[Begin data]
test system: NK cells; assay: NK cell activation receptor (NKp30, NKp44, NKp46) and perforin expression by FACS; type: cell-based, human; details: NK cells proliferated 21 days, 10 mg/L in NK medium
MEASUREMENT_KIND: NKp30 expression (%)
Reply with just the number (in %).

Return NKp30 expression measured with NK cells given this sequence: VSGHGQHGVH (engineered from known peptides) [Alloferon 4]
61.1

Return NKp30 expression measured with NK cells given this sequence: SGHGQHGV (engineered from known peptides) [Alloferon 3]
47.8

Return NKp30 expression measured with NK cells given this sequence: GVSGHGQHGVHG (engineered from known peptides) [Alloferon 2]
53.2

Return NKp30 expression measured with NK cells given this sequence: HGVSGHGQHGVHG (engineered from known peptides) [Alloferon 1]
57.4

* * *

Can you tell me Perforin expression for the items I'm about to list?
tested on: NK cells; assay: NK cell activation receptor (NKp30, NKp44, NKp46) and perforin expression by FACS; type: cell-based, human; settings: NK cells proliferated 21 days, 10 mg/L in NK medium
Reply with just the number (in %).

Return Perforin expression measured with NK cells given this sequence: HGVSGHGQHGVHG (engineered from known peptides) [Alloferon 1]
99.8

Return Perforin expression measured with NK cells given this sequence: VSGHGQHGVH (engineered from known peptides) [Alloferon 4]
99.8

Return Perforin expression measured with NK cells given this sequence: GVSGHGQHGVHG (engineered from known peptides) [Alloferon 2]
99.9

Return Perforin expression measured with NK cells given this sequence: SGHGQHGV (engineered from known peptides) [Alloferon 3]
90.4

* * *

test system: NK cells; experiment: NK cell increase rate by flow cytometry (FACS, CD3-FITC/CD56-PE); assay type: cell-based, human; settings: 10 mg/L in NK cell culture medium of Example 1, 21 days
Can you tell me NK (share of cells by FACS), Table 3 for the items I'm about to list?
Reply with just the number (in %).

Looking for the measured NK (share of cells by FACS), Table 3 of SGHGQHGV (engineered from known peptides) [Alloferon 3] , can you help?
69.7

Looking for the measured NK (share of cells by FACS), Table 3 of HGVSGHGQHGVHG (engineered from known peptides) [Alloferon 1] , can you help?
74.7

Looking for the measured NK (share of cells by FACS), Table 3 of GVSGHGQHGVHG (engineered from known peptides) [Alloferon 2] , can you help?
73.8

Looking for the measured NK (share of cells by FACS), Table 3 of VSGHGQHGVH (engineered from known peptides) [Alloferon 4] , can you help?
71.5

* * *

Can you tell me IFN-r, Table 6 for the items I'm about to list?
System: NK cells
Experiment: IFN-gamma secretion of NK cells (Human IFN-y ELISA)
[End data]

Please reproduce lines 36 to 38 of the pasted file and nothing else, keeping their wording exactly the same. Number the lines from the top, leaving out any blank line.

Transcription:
* * *

Can you tell me IFN-r, Table 6 for the items I'm about to list?
System: NK cells